More than an annoyance, traffic noise is a matter of public health

· The Pulse

As city councillors consider a report on excess vehicle noise this week, it's worth noting that noise pollution is more than an annoyance; decades of research suggest it is a major public health problem.

A 2020 report from the European Environment Agency put noise second to only air pollution as a cause of premature death, largely due to noise annoyance, sleep disturbance, and ischemic heart disease.

"Some people maybe don't think of annoyance as a health hazard, but it certainly is, I think, and most of my colleagues agree," said Tor Oiamo, assistant professor in the department of geography and environmental Studies at Toronto Metropolitan University.

"It interferes with well-being and induces stress, whether that's chronic or acute," Oiamo explained. "Sleep disturbance underlies a lot of other health outcomes. There's a lot of evidence for sort of downstream health outcomes, like diabetes. Ischemic heart disease is the one really significant cardiovascular health outcome that the WHO said there's strong evidence for based on a very rigorous review of hundreds of studies that have been done so far."

Because most Canadian cities are built up around car infrastructure, some degree of traffic noise is inescapable. But Coun. Michael Janz is hoping to see stiffer fines for the worst culprits, those who have illegally altered their vehicles to make them louder.

"These vehicles are already illegal. You cannot sell a vehicle that has a violating exhaust. But these people put on aftermarket modifications to be deliberately noisy," Janz said. "It's absolutely a menace to the health and well-being of the whole community."

Complaints about traffic noise to EPS increased from 770 in 2020 to 1,028 in 2021, according to a report to be presented to the community and public services committee on Aug. 8. Common complaints were not being able to sleep and increased stress levels. Janz said his noise petition has been the most popular of any on his website.

Tickets for excessive traffic noise currently range from $162 to $250 under the provincial Traffic Safety Act and Edmonton's Community Standards Bylaw. Janz would like to see those fines automatically bumped up to $5,000, with penalties of $10,000 or confiscation of the vehicle for repeat offenders.

"I think we need to really hit them in the pocketbooks," Janz said. "These people drive very expensive vehicles, and they're spending thousands of dollars to make them even more noisy. And the effect it has is one jerk on the road can wake up 10,000 people in the neighbourhood."

A chart outlining the health effects of noise exposure, leading to cardiovascular disease

Large-scale epidemiological studies suggest that "transportation noise is associated with adverse cardiovascular effects, in particular (ischemic heart disease)," says the World Health Organization's Night Noise Guidelines for Europe, issued in 2009.

Oiamo agreed that steep fines would be a strong deterrent, but said they should be given alongside some form of public education and awareness campaign so that people understand why they're being ticketed.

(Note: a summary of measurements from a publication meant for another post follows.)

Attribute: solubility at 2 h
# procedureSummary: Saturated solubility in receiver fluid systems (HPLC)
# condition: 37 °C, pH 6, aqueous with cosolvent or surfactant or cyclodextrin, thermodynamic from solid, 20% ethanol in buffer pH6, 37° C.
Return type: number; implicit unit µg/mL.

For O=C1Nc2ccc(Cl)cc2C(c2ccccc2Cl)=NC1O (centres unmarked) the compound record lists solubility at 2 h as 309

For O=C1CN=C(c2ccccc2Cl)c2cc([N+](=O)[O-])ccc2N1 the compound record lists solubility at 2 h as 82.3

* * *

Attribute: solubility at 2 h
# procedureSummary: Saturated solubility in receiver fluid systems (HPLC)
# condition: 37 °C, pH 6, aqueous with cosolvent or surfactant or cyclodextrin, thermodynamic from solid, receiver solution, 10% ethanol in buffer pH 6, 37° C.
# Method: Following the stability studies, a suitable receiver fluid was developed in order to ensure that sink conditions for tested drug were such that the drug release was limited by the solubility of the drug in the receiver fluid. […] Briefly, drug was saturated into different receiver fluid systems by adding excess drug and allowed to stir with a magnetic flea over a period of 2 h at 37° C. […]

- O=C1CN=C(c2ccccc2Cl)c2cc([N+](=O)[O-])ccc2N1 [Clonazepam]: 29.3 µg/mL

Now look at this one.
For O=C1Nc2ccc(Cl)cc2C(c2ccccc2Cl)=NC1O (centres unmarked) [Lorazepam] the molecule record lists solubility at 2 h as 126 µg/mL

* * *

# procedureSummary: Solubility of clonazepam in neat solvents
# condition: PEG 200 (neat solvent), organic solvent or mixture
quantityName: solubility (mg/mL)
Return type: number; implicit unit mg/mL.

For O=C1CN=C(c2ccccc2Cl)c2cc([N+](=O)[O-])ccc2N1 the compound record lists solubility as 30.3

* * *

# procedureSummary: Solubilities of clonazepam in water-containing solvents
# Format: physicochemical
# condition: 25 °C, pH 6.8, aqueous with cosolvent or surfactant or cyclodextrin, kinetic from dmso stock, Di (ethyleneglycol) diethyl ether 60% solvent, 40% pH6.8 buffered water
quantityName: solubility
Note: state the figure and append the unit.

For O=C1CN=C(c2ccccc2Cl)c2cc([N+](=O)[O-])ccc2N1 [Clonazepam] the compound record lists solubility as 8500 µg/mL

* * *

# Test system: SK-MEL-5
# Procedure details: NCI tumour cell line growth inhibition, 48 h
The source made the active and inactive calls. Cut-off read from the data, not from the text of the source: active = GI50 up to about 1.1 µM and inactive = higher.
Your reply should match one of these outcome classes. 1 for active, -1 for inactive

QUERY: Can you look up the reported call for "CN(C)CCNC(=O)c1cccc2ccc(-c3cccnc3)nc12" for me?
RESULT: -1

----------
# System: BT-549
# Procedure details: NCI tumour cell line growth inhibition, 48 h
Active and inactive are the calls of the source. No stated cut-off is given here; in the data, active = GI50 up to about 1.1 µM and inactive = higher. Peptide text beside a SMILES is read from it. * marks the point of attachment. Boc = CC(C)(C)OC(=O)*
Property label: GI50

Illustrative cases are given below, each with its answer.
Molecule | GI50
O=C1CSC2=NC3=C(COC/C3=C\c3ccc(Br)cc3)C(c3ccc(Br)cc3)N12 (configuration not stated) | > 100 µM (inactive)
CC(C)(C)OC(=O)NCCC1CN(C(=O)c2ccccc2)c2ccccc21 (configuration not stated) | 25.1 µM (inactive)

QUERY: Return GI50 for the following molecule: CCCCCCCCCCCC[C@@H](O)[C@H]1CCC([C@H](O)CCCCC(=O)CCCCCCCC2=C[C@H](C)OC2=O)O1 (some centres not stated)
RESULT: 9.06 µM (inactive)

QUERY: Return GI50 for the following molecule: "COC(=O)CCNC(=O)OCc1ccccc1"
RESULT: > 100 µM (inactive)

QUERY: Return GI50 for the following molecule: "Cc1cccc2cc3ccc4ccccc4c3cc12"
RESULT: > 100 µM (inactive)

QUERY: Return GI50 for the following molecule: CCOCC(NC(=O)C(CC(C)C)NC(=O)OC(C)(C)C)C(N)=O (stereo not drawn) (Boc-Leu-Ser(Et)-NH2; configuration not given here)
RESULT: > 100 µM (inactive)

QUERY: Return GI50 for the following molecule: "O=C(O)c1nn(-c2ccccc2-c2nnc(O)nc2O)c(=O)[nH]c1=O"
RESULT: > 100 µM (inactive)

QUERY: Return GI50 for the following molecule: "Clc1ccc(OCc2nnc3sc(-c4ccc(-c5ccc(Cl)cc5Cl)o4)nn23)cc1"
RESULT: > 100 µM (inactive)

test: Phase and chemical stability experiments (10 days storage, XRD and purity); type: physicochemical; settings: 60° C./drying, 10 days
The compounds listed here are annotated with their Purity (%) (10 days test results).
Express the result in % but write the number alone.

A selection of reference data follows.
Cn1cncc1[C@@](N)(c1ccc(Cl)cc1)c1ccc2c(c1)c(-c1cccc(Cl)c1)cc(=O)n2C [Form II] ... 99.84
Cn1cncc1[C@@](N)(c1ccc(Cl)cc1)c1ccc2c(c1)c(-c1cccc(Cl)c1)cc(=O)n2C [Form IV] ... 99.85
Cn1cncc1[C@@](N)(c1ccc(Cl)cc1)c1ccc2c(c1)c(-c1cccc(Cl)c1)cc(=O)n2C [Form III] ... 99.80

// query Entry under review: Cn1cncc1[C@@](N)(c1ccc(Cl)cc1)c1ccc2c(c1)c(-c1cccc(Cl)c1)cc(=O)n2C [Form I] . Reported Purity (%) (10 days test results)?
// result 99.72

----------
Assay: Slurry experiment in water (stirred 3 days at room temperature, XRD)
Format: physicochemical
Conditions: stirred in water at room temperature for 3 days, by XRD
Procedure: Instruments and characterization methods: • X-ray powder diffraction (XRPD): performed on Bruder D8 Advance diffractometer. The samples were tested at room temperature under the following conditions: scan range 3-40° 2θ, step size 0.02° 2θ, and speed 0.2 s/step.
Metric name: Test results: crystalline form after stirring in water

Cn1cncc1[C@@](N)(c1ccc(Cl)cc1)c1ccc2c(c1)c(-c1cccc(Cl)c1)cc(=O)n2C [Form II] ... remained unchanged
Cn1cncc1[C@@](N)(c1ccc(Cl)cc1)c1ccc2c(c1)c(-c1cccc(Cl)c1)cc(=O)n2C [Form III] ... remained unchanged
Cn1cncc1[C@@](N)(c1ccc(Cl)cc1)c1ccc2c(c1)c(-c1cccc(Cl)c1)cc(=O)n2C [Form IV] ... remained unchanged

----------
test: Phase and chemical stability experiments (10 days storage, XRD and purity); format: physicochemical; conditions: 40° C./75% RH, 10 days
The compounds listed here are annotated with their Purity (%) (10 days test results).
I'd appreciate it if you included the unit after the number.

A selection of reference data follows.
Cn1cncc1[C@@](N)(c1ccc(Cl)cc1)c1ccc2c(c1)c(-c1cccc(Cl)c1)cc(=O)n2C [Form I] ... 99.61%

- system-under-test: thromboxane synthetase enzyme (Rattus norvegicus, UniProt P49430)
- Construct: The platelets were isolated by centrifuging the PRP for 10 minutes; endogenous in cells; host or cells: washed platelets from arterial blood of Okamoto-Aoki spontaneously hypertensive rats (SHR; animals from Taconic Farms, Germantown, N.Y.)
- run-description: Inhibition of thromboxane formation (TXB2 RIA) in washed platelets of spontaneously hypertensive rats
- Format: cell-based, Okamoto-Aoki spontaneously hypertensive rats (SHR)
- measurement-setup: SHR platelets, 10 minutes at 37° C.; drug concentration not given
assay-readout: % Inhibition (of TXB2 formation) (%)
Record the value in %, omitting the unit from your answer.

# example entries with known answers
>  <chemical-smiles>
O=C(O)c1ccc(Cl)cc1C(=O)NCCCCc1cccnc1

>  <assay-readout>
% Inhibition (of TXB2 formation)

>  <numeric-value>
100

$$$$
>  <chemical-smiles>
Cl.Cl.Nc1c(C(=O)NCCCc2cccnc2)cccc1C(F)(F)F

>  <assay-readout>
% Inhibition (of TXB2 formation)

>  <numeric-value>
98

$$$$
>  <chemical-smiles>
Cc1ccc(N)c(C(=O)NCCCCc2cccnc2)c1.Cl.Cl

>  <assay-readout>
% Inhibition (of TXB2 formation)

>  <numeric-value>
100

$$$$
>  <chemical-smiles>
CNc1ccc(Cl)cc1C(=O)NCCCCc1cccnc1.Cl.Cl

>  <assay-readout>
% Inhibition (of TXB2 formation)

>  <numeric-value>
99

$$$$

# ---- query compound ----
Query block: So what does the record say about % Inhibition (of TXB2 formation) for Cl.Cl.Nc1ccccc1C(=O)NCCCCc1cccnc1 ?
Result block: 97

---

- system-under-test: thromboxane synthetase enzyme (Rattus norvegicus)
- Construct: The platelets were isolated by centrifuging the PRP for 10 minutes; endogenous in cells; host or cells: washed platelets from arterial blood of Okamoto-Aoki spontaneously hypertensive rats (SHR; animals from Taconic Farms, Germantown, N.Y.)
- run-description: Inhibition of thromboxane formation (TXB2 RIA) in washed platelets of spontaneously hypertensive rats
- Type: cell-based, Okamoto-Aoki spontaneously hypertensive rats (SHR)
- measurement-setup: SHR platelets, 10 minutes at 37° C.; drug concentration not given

The downstream consequences of noise disturbances is less talked about in North America, but has become a focus of European public health strategy.

"There's strict regulation with the noise directives in place to guide and regulate it on the same level as air pollution," Oiamo said of the European region that falls under the WHO's umbrella. In Canada, existing noise regulations effectively download the responsibility onto municipalities, whereas air or water pollution are provincially or federally regulated.

Although legal frameworks like Canada's and the pervasive car culture in North America make systemic action on the issue of noise pollution slow on the continent, the actions Edmonton has taken so far stand out, Oiamo noted.

"Edmonton is seemingly one of the ... leading cities when it comes to caring about this issue. There's been monitoring and enforcement of the bylaw going on there for a long time, which is a lot more than can be said for other jurisdictions."

Edmonton's attempts to attenuate traffic noise have been forward-thinking, but not without setbacks. A 2018 pilot to monitor vehicle noise and display decibel levels to passing motorists was gamified by loud drivers revving their engines to try to get a high reading. The second phase of the pilot used sound monitoring technology to identify problem areas and deploy officers to monitor the locations and hand out tickets. Neither technology is currently in use in the city.

"We currently do not use noise monitoring technologies to assist our enforcement efforts, with the exception of equipment used for motorcycle testing when partnered up with Edmonton Police Service," said Chrystal Coleman, communications advisor with the City of Edmonton.

The WHO's guidelines for Europe state that nighttime noise levels above 45 decibels should be limited, targets that would be difficult if not impossible to hit in North America, Oiamo said.

"In Toronto, I've monitored hundreds and hundreds of locations all over the city over the last number of years, and the lowest measurement I got anywhere was 43 decibels."

Taking the loudest bikes, cars, and trucks off city streets wouldn't solve Edmonton's noise pollution problem, but they are some of the most disruptive and easy-to-legislate sources of noise. Janz asserted that people are "fed up and frustrated" by these types of excessive traffic noise in the city, and we shouldn't just accept it as an inevitable aspect of urban life.

"Cities are not noisy. You go to other cities in the world that have protections in place, and they're much, much quieter," Janz said.